A consolidated group generally must make a single election to waive the carryback of an NOL on a groupwide basis. However, existing consolidated return regulations permit a consolidated group to separately elect to waive the carryback of NOLs allocable to an acquired member to the extent that such a carryback would be to a different consolidated group without waiving the carryback of the remainder of the group’s NOLs. This split-waiver election, under Treasury Regulation 1.1502–21(b)(3)(ii)(B), must be attached to the acquiring consolidated group’s original tax return for the year of the acquisition of the member (that is, not the year in which the NOL is incurred). This is not a yearly election and cannot be made on an amended tax return. Instead, it applies to all consolidated NOLs (CNOLs) attributable to an acquired member that otherwise would be subject to a carryback to a taxable year of a former group to which the acquired member belonged.

Given that many groups may not have made these elections on originally filed tax returns with respect to corporations acquired after the enactment of the TCJA provisions repealing NOL carrybacks for corporations, the IRS issued temporary regulations that add new provisions allowing acquiring consolidated groups to make an irrevocable split-waiver election in a year after the year of acquisition.

Additional Split-Waiver Elections Under Temporary Regulations

The temporary regulations add two more types of split-waiver elections covering circumstances where Congress amends the NOL carryback period applicable to a group’s NOLs. These elections must be made with the tax return for the year the NOL is incurred for which Congress amended the carryback rules. In the event that such a return is due prior to the date that is 150 days after the date of the statutory amendment to the carryback rules, an amended return may be filed to make these elections, provided that this amended return is filed within that 150-day period.

The temporary regulations apply to any CNOLs arising in a taxable year ending after July 2, 2020. However, taxpayers may apply the provisions to any CNOLs arising in a taxable year beginning after December 31, 2017. The temporary regulations will expire on July 3, 2023.

The two additional types of temporary split-waiver elections are as follows.

Amended Statute Split-Waiver Election

The amended statute split-waiver election permits an acquiring group to relinquish that part of the carryback period of the acquired member’s NOL during which it was a member of a former group. The election applies only to the portion of a CNOL that is attributable to the acquired member for the portion of the carryback period during which the acquired member was a member of a former group. The acquiring group makes an amended statute split-waiver election on a year-by-year basis with respect to the acquired member’s NOL for that year.

Extended Split-Waiver Election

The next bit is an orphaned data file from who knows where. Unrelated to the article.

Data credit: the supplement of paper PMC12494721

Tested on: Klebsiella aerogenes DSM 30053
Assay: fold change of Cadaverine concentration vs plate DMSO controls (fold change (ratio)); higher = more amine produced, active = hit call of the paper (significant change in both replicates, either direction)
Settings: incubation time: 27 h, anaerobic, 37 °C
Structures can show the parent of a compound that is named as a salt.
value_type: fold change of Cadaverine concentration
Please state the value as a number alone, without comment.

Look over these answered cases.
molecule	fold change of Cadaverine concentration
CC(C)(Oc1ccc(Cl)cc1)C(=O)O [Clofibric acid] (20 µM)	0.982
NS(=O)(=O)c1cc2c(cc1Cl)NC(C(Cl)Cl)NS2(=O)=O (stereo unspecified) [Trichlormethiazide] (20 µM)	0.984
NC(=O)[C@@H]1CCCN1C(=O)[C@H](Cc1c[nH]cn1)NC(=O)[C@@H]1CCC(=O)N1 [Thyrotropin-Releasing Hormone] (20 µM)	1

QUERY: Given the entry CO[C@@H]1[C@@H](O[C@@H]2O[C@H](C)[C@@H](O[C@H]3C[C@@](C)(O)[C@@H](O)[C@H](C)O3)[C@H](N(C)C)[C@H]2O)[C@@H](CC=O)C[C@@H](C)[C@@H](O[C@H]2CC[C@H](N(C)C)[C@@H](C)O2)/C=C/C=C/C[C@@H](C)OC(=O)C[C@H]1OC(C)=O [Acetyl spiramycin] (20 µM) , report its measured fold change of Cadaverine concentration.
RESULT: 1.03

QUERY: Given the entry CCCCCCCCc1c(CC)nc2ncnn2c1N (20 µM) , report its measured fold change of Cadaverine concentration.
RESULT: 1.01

Alternately, acquiring groups can make an extended split-waiver election that applies solely to the extended carryback period (that is, the additional carryback years provided under the amended carryback rules). The election affects only the extended carryback period for an acquired member’s attributed loss.

Applying the 80% Limitation Under New Consolidated Return Regulations

In October 2020, the IRS published new final regulations that explain how the eighty percent limitation on post-2017 NOLs applies to consolidated groups. As a result of the CARES Act amendments, the eighty percent limitation does not apply to tax years beginning before January 1, 2021. The regulations generally implement the eighty percent limitation on a consolidated group basis by limiting a group’s deduction of post-2017 NOLs for any such taxable year to the lesser of:

  • the aggregate amount of post-2017 NOLs carried to that taxable year;
  • or eighty percent of the excess (if any) of the group’s consolidated taxable income (CTI)—computed without regard to any deductions under Sections 172, 199A, and 250—over the aggregate amount of pre-2018 NOLs carried to that year.

As a result, the amount allowed as a deduction for a particular consolidated return beginning after December 31, 2020, equals the sum of:

  • pre-2018 NOLs carried to that year; and
  • post-2017 NOLs carried to that year after applying the eighty percent limitation described above.

The regulations also provide special rules applicable to consolidated groups that include at least one non-life insurance company as well as rules applicable to losses arising in a separate return limitation year (SRLY). Groups whose members include both non-life insurance company members, such as a captive insurance company, and other types of companies must follow a multistep process to determine the group’s CNOL deduction for the year:

Step 1. Create two pools of income/loss, one pool for non-life insurance company members and a second pool for other members of the group;

Step 2. Allocate pre-2018 NOL carryovers between these two income pools based on the relative amounts in each pool;

Step 3. The limitation on post-2017 NOLs available to offset the remaining pool of income from the non-life insurance company members (after reduction for the pre-2018 NOLs) is equal to the total post-2017 NOL carryovers to that year; and

Step 4. The limitation on post-2017 NOLs available to offset the remaining pool of income from the other members of the group (after reduction for the pre-2018 NOLs) is equal to eighty percent of that amount.

If one of the two pools (non-life insurance or other) is less than zero (that is, a loss), however, the regulations provide that one must net the two first and apply the eighty percent limitation to post-2017 NOL carryovers only if the non-life insurance income pool was less than zero.

For losses from SRLYs, the regulations provide that the SRLY limitation must be determined so as to reflect the eighty percent limitation on post-2017 NOLs. For taxable years beginning after December 31, 2020, this provision effectively requires a SRLY limitation of $100 to permit the deduction of $80 of post-2017 NOLs.

For calendar-year taxpayers, the regulations are applicable to losses arising in taxable years beginning January 1, 2021. However, a taxpayer deducting post-2017 NOLs may rely on the regulations concerning the treatment of post-2017 NOLs if the taxpayer relies on the regulations consistently and in their entirety.

Bryan P. Collins is a managing director at Andersen. David Peck is a partner at Vinson & Elkins LLP. Jay Singer is a partner at Shearman & Sterling LLP.

Bryan P. Collins
David Peck
Jay Singer







  1. Internal Revenue Code (hereafter IRC) Section 172(b)(1)(D)(v).
  2. IRC Section 172(b)(1)(D)(iv).
  3. IRC Section 250(a)(1)(B).
  4. IRC Section 250(a)(1)(A).
  5. IRC Section 250(a)(2).
  6. IRC Section 59A.